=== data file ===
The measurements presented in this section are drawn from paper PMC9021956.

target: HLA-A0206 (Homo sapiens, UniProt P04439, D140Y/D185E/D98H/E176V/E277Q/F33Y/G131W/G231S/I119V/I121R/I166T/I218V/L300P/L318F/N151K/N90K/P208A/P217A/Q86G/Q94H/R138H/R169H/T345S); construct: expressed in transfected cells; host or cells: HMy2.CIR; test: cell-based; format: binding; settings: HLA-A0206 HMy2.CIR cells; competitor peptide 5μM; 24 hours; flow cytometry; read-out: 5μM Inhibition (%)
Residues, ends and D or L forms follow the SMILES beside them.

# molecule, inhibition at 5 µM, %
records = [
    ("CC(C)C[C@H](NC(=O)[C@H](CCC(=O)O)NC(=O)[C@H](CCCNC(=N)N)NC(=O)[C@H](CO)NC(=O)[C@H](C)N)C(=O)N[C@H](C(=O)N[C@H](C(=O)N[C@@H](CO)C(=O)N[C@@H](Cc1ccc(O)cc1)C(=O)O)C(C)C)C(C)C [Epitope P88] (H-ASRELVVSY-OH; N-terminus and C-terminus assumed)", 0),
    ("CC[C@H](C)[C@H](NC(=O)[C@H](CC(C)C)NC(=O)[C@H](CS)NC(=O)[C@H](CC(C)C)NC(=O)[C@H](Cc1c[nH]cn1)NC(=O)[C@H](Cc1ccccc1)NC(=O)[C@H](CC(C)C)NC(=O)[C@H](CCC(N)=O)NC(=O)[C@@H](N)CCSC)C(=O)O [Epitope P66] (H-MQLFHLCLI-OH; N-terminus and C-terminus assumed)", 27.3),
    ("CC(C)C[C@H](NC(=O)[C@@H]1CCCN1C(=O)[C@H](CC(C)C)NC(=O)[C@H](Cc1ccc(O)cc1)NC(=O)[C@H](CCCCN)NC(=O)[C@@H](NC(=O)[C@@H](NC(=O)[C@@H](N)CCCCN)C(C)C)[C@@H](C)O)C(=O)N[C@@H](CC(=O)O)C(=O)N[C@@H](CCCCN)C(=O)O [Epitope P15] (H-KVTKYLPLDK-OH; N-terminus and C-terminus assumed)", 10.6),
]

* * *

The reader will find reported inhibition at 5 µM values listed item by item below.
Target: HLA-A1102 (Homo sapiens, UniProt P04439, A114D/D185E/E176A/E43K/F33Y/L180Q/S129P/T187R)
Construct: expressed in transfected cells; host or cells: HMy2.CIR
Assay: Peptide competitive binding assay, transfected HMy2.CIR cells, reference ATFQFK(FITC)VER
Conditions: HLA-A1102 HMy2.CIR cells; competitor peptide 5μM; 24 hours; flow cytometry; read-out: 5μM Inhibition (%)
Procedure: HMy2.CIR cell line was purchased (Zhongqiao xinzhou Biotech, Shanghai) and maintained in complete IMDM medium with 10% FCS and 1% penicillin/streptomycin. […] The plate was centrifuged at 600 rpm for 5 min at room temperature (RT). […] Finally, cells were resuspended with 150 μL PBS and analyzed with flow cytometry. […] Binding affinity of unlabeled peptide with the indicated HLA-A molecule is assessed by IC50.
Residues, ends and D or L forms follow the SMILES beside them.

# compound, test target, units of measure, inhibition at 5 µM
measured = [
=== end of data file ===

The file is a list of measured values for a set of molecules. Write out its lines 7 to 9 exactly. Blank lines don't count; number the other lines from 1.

    ("CC[C@H](C)[C@H](NC(=O)[C@H](CC(C)C)NC(=O)[C@H](CS)NC(=O)[C@H](CC(C)C)NC(=O)[C@H](Cc1c[nH]cn1)NC(=O)[C@H](Cc1ccccc1)NC(=O)[C@H](CC(C)C)NC(=O)[C@H](CCC(N)=O)NC(=O)[C@@H](N)CCSC)C(=O)O [Epitope P66] (H-MQLFHLCLI-OH; N-terminus and C-terminus assumed)", 27.3),
    ("CC(C)C[C@H](NC(=O)[C@@H]1CCCN1C(=O)[C@H](CC(C)C)NC(=O)[C@H](Cc1ccc(O)cc1)NC(=O)[C@H](CCCCN)NC(=O)[C@@H](NC(=O)[C@@H](NC(=O)[C@@H](N)CCCCN)C(C)C)[C@@H](C)O)C(=O)N[C@@H](CC(=O)O)C(=O)N[C@@H](CCCCN)C(=O)O [Epitope P15] (H-KVTKYLPLDK-OH; N-terminus and C-terminus assumed)", 10.6),
]